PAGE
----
Vibrant ‘Twelve Ophelias’ at GMU is a feminist spin on the Bard

A talented cast shines in Caridad Svitch's revisionist retelling of 'Hamlet' at George Mason University.

It’s impossible to resist the allure of Ophelia, one of the most tragic characters in all of literature. The play Twelve Ophelias by Caridad Svich, a feminist spin on Hamlet, gives her a chance to shine as the protagonist instead of a mere love interest. In a murky afterlife, Ophelia struggles to cope with the reality of her past and present. If Hamlet’s Ophelia was waifish and naive, this Ophelia is awakened to the cold truth of the world — as said in the play, there are no girls here.

George Mason University’s School of Theater brings Svich’s revisionist tale to the stage with color and vibrancy in this production directed by Brett Womack. The set is gorgeously simple, consisting of a set of steps, three large flowers, and a background of shifting colors. The cast makes use of props such as green-blue swaths of sheer fabric to create the rippling water that Ophelia rises from. Ophelia, played by Rylan Snyder, awakes from her watery grave and steps into a luminescent world that abounds with strange characters. Hamlet is Rude Boy and Gertrude runs a brothel. Rude Boy and his friend H wrestle and argue about love, and jesterlike characters G and R find joyful ways to pass the time in this purgatory world.

Brea Davis, Katie Rowe, Rylan Snyder, Nathaniel McCay, Keaton Lazar, and Sarah Stewart in ‘Twelve Ophelias’: one of many dream sequences in the show, each character feeling nothing but want and yearning. Photo by Aurora Powell.

Upon entrance into this new land, Ophelia doesn’t seem to quite know who she is or what she wants. She stumbles around, pursuing Rude Boy and then running from him, being consoled and then scolded by Gertrude and the others. This is certainly not a plot-driven story, and it can be a bit challenging to follow the thread of what is going on. The language is at times nonsensical, and it takes a poetic ear to appreciate the rollicking metaphors and indulgent meanderings of the dialogue. Time on stage is most often taken up by long monologues about love and loss that don’t often seem to end up anywhere lucid or important.

The talented cast shines despite some of the limitations of the text. Snyder gives a powerful and compelling performance as Ophelia. G and R, played by Katie Rowe and Sarah Stewart, shine as the down-to-earth, goodhearted fools, bringing a groundedness to the play that prevents it from becoming too grandiose. As H, Rude Boy’s closest friend and confidant, Keaton Lazar gives a goofy and sincere portrayal. The show excels in its dance numbers, where the cast is given a chance to be playful and sure-footed. Mina, played by Brea Davis, gives a stunning solo dance performance that is a highlight of this production.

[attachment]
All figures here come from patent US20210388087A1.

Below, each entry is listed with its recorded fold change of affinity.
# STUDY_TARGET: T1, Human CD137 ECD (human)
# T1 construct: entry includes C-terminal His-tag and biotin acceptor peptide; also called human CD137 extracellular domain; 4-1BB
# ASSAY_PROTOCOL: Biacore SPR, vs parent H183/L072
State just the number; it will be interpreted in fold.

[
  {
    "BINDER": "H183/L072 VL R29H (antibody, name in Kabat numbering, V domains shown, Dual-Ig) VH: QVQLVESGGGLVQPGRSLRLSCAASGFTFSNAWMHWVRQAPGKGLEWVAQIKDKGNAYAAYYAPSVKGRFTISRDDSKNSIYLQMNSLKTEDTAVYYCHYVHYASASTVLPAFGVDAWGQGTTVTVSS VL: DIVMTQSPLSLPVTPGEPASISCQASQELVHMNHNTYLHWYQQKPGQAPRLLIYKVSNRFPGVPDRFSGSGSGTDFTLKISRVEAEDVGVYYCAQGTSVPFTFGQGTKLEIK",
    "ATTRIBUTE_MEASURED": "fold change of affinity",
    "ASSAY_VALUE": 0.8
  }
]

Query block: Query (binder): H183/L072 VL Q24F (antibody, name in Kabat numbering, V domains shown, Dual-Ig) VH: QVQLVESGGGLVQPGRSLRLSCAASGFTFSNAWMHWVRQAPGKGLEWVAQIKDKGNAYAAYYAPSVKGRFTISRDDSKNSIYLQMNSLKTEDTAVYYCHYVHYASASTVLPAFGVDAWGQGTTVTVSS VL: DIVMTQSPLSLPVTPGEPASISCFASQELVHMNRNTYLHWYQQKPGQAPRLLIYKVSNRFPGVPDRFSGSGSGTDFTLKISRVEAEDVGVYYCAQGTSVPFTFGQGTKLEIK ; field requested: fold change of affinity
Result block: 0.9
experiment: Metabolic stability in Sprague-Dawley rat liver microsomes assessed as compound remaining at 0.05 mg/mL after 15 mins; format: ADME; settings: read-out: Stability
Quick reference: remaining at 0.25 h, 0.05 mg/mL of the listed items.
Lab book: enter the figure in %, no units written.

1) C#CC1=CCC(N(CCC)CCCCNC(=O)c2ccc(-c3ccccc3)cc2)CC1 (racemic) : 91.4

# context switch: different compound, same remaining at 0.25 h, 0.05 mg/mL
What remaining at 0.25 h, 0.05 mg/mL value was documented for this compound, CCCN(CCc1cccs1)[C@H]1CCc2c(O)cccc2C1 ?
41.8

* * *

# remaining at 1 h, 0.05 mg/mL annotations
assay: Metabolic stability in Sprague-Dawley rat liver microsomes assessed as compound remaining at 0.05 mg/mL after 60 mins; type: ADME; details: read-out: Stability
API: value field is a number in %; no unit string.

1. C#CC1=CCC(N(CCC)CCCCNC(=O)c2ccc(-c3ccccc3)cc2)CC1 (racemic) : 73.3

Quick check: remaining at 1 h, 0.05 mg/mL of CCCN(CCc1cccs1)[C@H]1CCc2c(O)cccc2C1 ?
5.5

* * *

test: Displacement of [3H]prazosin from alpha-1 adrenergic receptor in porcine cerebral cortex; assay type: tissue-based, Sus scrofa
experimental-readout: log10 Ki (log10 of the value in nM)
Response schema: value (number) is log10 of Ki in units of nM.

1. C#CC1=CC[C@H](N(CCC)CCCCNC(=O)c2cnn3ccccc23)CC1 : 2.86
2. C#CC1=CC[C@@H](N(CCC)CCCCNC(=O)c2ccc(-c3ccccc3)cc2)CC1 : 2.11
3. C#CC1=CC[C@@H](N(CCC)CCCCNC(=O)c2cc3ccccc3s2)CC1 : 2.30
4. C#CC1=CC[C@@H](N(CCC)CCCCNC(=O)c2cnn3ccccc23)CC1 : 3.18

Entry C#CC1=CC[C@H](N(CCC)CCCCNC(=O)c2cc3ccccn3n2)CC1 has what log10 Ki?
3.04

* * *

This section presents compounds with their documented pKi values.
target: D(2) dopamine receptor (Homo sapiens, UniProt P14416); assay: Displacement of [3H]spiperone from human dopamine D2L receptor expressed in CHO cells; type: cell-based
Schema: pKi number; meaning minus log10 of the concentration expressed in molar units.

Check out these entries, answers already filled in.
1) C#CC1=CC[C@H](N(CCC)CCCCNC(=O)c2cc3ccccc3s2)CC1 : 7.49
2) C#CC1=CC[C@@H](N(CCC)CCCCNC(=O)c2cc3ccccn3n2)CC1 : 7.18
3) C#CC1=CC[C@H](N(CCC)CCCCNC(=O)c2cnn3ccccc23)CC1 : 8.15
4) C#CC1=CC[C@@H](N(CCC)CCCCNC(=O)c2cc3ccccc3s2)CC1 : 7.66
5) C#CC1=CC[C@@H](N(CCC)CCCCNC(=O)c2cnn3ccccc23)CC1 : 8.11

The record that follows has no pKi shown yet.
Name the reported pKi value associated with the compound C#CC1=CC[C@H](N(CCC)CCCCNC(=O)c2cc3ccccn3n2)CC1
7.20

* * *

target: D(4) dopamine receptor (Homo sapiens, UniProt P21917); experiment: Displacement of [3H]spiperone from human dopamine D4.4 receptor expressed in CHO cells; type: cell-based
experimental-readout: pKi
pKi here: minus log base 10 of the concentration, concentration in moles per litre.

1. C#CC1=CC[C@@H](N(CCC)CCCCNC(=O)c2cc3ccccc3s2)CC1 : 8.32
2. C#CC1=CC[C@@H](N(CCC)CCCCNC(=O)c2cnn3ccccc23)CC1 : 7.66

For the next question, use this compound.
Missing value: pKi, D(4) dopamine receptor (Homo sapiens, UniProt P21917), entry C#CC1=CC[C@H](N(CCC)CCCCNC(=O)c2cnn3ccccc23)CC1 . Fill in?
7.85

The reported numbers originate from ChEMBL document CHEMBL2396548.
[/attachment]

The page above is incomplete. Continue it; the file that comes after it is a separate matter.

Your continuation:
Another strength of the performance is the unique and thoughtful use of the theater space. Cast members move into the aisles, sometimes throwing themselves dramatically down between rows of audience members. Haunting moments in the play were created by cast members singing from different places off-stage, so the sound comes at the audience from all directions. The effect of this was hair-raising and unforgettable.

Rylan Snyder, Brea Davis, Shannon Harrel, Elie Griggs, and Trevor Hagen Grote in ‘Twelve Ophelias’: Ophelia meeting Mina. Photo by Aurora Powell.

While it’s fun to get a glimpse into Ophelia’s upside-down afterlife, it’s hard not to miss what this play lacks: the deep commitment to storytelling that makes Shakespeare’s works so memorable. By the end of the play, it’s clear that Ophelia has undergone a transformation, learning how to better stand on her own, but there’s some confusion as to how we got here. The poetry-like dialogue of this production is beautiful but devoid of any cohesive narrative. This play might be best suited for those interested in experimental productions that focus more on prose and effects than they do plot, or Hamlet super-fans who will delight in the small details and references plucked from Shakespeare’s original play. Regardless, anyone who takes a chance on Twelve Ophelias will be rewarded with the superb performances of a talented young cast.

Running Time: 90 minutes with no intermission.

Twelve Ophelias plays through February 25, 2024, presented by George Mason University’s School of Theater performing at the Donald and Nancy deLaski Performing Arts Building, George Mason University, Aquia Creek Lane, Fairfax, VA. Purchase tickets ($30, general public; $15, students, staff, seniors, and groups) online.

The program for Twelve Ophelias is online here. 

COVID Safety: Face coverings are recommended. See GMU’s Health and Safety policy here. 

Twelve Ophelias
Written by Caridad Svich; Directed and Composed by Brett Womack; Assistant Director/Choreographer Spencer Wilde; Fight/Intimacy Director Lorraine Slone; Dramaturg Dan Piper; Stage Manager Andy Brown; Assistant Stage Manager Bertem Demirtas and Emma Mitchell; Technical Director Caleb McMurty; Assistant Technical Director Gabriel Embry; Scenic Designer Eli Nguyen; Properties Designer Stephan Starling; Assistant Properties Designer Paris Devlin; Costume Designer Hannah Griffith; Hair and Makeup Designer Aurora Powell; Sound Design by An Tran; Lighting Design by Garrett Jones

Mina, Dance Captain: Brea Davis
Chorus, G, and Mina Understudy: Idil Erdogan
Chorus, R & H Understudy: E Griggs
Gertrude: Arrieon Grovner
Chorus, Rude Boy Understudy: Aven Hagen Grote
Chorus, Fight Captain, Gertrude Understudy: Shannon Harrel
H: Keaton Lazar
Rude Boy: Nathaniel McCay
G: Katie Rowe
Chorus, Ophelia Understudy: Jennah Sidiabed
Ophelia: Rylan Snyder
R: Sarah Stewart
Swing: Olivia Wilson


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